Having health insurance saves you money on your medical bills. Usually. But not all the time. Sometimes having insurance increases how much you owe.
On August 11, I accompanied my wife to Valley Regional Hospital for a prescheduled test. All went well. Valley Regional provided excellent service.
Eventually the bill arrived. For $538 – but if paid promptly, the bill gets reduced to $457. We paid promptly.
For the uninsured, Valley Regional would have billed $1,005 for the test. But our insurance led to the hospital’s removing $467 from the bill.
Note that the insurance provider did not pay a penny for the test. All the money Valley Regional received came from my wife and me. But the existence of the insurance caused Valley Regional to charge a lesser price.
Dartmouth-Hitchcock Hospital also got into the action. Ever since the two hospitals joined forces, many of Valley Regional’s test results get read, remotely, by Dartmouth-Hitchcock. For that service, Dartmouth-Hitchcock sent us a bill.
They asked us for $137. The full bill would have been $361, but Dartmouth-Hitchcock gave us a $224 discount because they thought we were uninsured. (We hadn’t set foot there and thus hadn’t presented our insurance cards to them.)
Being an honest chap, I phoned Dartmouth-Hitchcock and explained we have insurance and provided the info. They said to disregard the bill and wait for a replacement, which would be mailed out after billing had been processed through the insurer.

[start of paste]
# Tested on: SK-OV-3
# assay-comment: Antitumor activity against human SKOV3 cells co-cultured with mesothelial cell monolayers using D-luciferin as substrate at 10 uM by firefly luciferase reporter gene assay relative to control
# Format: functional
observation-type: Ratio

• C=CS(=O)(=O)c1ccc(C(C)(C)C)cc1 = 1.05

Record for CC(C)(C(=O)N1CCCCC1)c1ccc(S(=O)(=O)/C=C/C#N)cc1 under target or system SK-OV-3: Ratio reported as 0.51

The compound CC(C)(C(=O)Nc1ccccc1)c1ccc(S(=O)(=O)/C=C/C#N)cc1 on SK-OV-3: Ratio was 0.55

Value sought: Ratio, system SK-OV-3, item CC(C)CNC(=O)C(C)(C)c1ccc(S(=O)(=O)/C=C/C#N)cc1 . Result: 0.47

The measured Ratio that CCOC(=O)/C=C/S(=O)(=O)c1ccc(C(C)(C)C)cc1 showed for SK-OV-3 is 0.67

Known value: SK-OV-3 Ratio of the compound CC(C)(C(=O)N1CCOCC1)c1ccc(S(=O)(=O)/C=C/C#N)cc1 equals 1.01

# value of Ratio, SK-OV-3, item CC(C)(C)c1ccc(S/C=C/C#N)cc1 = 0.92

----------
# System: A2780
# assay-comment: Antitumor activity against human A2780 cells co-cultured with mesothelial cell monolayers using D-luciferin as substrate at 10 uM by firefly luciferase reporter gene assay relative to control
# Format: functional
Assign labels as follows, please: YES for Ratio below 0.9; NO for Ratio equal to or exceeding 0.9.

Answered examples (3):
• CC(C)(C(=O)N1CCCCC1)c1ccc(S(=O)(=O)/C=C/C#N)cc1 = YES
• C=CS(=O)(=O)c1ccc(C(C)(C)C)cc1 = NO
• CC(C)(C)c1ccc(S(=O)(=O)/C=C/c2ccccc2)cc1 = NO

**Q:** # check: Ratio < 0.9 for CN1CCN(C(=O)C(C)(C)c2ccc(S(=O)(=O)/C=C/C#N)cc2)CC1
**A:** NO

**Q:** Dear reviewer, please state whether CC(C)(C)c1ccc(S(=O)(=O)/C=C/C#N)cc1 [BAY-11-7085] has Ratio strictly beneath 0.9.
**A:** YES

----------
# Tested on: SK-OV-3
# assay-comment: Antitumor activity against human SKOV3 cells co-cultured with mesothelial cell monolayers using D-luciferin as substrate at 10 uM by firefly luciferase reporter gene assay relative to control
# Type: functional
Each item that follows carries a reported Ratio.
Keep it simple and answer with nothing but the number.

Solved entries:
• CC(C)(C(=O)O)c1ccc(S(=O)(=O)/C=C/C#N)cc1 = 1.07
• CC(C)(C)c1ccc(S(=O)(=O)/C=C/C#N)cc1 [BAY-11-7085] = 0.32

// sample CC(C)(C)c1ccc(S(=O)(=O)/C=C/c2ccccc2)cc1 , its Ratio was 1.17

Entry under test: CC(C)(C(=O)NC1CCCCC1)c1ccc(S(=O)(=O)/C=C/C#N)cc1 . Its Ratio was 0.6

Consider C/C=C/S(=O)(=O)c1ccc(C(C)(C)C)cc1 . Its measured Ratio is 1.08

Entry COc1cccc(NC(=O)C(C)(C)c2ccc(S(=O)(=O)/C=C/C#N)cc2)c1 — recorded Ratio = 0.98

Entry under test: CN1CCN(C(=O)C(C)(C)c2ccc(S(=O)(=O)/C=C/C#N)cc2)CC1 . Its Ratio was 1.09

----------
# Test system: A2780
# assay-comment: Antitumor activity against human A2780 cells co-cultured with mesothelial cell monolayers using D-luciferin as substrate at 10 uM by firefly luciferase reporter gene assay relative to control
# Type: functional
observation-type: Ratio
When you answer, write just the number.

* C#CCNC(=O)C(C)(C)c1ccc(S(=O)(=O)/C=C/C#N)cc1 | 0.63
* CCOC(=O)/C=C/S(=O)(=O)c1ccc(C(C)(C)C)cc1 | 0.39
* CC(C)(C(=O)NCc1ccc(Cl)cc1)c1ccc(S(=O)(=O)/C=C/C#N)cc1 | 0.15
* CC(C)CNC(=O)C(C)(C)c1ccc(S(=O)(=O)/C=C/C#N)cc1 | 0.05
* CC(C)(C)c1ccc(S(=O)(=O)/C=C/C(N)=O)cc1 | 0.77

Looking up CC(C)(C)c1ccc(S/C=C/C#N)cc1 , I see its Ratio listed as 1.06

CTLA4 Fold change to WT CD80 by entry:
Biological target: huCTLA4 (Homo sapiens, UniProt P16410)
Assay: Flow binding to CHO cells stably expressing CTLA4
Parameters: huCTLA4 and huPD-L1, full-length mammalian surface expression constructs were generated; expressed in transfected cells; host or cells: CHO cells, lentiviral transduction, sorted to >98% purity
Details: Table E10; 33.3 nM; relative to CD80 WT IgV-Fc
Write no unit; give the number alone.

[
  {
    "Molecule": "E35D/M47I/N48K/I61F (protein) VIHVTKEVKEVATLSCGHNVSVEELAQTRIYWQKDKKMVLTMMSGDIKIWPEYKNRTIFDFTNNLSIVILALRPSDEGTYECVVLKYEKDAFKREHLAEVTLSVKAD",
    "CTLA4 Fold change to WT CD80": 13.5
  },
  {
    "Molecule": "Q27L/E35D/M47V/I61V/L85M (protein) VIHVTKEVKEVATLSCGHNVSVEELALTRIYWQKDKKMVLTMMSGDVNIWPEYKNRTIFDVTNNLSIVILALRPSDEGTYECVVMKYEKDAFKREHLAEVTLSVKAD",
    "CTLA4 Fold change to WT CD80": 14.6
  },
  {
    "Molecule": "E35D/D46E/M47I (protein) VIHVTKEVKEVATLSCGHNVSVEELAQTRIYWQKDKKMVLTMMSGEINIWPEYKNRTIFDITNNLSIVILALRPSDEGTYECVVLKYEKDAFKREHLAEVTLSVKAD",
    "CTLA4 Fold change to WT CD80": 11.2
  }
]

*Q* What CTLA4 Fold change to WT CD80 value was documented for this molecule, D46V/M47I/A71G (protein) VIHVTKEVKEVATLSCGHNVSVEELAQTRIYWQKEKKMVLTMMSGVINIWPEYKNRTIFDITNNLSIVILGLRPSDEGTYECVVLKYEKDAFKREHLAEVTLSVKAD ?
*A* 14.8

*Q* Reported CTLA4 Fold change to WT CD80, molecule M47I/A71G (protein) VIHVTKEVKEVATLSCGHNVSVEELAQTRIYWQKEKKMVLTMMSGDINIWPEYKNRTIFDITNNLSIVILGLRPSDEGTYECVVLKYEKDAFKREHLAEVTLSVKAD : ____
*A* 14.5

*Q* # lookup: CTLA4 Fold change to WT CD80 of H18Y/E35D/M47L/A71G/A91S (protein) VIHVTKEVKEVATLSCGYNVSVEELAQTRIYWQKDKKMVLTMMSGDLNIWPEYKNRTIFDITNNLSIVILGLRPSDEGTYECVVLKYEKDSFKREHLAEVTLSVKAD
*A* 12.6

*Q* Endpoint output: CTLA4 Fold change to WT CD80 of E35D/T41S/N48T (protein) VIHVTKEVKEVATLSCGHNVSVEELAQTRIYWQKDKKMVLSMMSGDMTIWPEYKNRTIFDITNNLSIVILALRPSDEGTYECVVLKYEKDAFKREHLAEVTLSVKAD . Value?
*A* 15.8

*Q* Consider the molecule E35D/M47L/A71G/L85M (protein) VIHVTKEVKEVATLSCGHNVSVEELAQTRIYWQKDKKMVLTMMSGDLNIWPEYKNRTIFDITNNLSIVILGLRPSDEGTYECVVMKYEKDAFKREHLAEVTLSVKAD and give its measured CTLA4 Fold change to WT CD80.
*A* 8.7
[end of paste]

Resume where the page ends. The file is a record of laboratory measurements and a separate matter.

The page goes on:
Eventually the replacement bill arrived. Now they asked us for $178. Yes, we ended up paying $41 more solely because we have insurance.
The original cost remained $361, but now there was no $224 discount for the uninsured. Instead, there was a $183 discount for having the insurance.
Again, the insurance company paid zero to Dartmouth-Hitchcock. Everything Dartmouth-Hitchcock received came from my wife and me. (The insurer pays nothing to a health provider until after the patient has paid the “deductible,” or many thousands of dollars, to such providers.)
Having insurance merely means the hospital lowers the asking price, per its prior negotiations with the insurer, to remain on the insurance plan.
But it seems odd for the consumer to end up paying more for having and using insurance.
I’m not complaining about the prices charged. They’re more or less what I had anticipated. And we should commend Dartmouth-Hitchcock’s price reductions for the uninsured.
But it seems to me we should cut out the middleman – the insurance provider. Let everybody face the same pricing structure and do away with most aspects of health insurance. Clearly, Valley Regional is happy to accept $538 ($457 if paid promptly) for the test. Let them charge that amount to everyone.
Perhaps they charge $1,005 solely so they can let themselves be bargained down by the insurance provider and hence remain on the insurance plan. Heck, some of the inflated charges come from hospitals and medical offices hiring workers just to navigate the maze of health insurance paperwork and coding. Or from hiring experts to bargain with the insurers in the first place.
Let Dartmouth-Hitchcock charge $137 or $178 (not $361) to everybody and let everybody be charged the same price.
So, fellow consumers, if you ever get a bill from Dartmouth-Hitchcock that assumes you lack health insurance, think twice before correcting their misperception. For it might cost you money.